Plagues of the Past

With news of the coronavirus making headlines everywhere, there has been mass hysteria and panic among many. The virus seems to be spreading like wildfire and deeply affecting people all around the world. However, this certainly is not the first time a pandemic outbreak has generated such distress. Throughout history, numerous disease outbreaks have wiped out populations and have instilled terror into entire continents. Two of the more well-known outbreaks are The Black Death (1346-1353) and the Spanish Flu (1918).  

The Black Death, caused by the Bubonic Plague, affected Europe, Africa, and Asia with a death toll of between 75 to 200 million people. It was thought to have originated in Asia and most likely spread between continents via the fleas living on rats that frequently lived aboard merchant ships. The Black Death is seen as a particularly infamous outbreak because of its high death toll. At the time, there were many kinds of treatments that would allegedly cure the disease — such as rubbing onions, herbs, or even chopped up snakes onto boils — but nothing really stopped the death toll from escalating. Supposedly, the plague eventually stopped spreading thanks to the implementation of quarantines; the uninfected would stay home and would only leave if they absolutely had to. This is very much related to the coronavirus, as many experts are saying that social distancing is the best way to slow down the spread of the disease.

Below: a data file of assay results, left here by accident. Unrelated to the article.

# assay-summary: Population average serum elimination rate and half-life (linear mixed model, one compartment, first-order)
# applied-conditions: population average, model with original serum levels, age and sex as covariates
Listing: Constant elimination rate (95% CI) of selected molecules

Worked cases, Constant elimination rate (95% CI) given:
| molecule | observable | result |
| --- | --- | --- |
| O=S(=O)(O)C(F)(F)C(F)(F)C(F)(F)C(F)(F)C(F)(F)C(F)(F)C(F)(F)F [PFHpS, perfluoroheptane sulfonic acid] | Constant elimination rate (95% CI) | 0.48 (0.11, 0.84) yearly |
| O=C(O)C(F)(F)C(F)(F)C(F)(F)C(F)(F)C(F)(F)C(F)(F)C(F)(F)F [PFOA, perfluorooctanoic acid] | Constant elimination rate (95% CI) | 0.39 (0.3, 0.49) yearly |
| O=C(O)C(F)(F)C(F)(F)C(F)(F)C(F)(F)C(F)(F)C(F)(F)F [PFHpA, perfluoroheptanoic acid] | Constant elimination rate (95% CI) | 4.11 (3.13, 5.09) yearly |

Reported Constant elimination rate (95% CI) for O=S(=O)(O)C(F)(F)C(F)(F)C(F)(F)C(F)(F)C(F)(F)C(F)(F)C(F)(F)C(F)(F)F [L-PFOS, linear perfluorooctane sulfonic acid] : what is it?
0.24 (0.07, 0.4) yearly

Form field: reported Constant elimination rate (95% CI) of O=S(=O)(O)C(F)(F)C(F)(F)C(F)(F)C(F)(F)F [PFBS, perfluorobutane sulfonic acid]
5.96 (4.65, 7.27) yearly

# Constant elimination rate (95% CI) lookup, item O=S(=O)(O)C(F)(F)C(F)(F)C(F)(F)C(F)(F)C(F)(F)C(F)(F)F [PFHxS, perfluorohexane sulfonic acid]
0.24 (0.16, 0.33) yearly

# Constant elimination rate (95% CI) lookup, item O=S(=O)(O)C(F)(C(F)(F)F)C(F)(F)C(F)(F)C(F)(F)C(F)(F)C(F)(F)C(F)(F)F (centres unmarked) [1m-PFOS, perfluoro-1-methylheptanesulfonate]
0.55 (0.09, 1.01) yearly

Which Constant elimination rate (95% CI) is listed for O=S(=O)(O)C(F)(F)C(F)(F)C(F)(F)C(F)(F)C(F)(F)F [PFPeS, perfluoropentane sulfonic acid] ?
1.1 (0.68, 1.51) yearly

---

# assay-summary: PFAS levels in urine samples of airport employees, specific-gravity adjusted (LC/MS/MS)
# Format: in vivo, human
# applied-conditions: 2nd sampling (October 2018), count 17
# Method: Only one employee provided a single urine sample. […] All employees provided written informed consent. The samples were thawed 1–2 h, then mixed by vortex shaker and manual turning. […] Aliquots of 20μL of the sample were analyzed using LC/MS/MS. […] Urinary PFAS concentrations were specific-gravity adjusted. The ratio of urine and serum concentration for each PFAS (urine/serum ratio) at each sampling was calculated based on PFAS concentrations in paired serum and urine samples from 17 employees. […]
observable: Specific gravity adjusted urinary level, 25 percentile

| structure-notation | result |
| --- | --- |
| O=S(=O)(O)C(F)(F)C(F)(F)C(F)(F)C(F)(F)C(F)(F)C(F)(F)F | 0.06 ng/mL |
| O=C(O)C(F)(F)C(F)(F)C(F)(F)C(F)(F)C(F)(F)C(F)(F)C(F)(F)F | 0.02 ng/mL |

The Spanish Flu was another severe pandemic, but unlike The Black Death, it occurred more recently in history (1918). An estimated 500 million people were infected and 50 million were killed. Similar to intervention methods being used against the Coronavirus, the Spanish Flu called for isolation, good personal hygiene, and the limitation of public gatherings because of the lack of medical knowledge to develop vaccines and antibiotics at the time. However, the most unique feature of this pandemic was the impact it had on healthy, young individuals. The high mortality of those in the 20-40 year age group directly contrasts with how the coronavirus seems to mostly impact older individuals with preexisting health problems. 

Although past plagues cannot give us the answer on how to solve new and existing problems, they allow us to make connections with the past and the future that may be helpful.

Emily Kim
staff writer

Graphic: Justin Lee

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